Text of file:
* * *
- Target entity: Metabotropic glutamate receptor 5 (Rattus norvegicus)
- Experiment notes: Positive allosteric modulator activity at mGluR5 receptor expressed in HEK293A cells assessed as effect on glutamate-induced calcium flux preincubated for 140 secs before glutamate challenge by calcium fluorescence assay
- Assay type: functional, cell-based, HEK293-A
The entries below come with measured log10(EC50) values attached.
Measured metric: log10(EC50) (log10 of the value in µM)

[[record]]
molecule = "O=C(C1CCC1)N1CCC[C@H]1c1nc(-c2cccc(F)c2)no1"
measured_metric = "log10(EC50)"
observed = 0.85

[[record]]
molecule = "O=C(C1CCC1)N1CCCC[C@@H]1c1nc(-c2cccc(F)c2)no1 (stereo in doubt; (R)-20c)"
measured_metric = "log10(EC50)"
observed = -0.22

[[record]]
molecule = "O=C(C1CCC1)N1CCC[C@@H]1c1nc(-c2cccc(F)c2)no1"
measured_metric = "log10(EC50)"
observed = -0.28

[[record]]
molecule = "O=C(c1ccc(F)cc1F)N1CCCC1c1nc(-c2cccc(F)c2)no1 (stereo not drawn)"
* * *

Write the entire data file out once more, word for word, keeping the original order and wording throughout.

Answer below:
- Target entity: Metabotropic glutamate receptor 5 (Rattus norvegicus)
- Experiment notes: Positive allosteric modulator activity at mGluR5 receptor expressed in HEK293A cells assessed as effect on glutamate-induced calcium flux preincubated for 140 secs before glutamate challenge by calcium fluorescence assay
- Assay type: functional, cell-based, HEK293-A
The entries below come with measured log10(EC50) values attached.
Measured metric: log10(EC50) (log10 of the value in µM)

[[record]]
molecule = "O=C(C1CCC1)N1CCC[C@H]1c1nc(-c2cccc(F)c2)no1"
measured_metric = "log10(EC50)"
observed = 0.85

[[record]]
molecule = "O=C(C1CCC1)N1CCCC[C@@H]1c1nc(-c2cccc(F)c2)no1 (stereo in doubt; (R)-20c)"
measured_metric = "log10(EC50)"
observed = -0.22

[[record]]
molecule = "O=C(C1CCC1)N1CCC[C@@H]1c1nc(-c2cccc(F)c2)no1"
measured_metric = "log10(EC50)"
observed = -0.28

[[record]]
molecule = "O=C(c1ccc(F)cc1F)N1CCCC1c1nc(-c2cccc(F)c2)no1 (stereo not drawn)"